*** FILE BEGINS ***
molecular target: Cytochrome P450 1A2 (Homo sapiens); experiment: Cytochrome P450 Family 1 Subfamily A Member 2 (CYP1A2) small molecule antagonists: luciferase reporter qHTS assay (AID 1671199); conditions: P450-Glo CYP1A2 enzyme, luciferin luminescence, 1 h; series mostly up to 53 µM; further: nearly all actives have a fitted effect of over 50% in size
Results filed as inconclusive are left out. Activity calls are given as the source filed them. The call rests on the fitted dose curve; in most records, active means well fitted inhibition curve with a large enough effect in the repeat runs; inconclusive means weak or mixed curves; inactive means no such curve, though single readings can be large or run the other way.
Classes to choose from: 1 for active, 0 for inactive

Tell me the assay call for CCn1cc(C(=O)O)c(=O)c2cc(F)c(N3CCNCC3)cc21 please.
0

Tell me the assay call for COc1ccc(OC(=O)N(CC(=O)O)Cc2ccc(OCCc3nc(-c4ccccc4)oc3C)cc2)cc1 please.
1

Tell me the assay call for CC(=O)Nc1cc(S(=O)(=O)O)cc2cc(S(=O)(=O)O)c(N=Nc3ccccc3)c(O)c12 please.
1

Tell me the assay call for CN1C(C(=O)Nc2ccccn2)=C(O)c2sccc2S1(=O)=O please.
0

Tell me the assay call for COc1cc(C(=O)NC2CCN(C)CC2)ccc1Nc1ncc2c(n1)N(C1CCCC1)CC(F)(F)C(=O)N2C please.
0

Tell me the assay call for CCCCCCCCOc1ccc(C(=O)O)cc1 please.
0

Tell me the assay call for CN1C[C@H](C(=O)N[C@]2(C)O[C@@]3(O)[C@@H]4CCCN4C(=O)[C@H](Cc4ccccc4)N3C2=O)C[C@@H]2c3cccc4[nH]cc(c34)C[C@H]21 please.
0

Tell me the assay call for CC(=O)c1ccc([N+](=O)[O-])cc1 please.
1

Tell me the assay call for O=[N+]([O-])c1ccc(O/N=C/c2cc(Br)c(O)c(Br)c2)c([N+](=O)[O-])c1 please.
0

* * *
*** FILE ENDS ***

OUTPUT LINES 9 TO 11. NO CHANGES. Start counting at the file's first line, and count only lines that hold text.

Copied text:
1

Tell me the assay call for CN1C(C(=O)Nc2ccccn2)=C(O)c2sccc2S1(=O)=O please.
0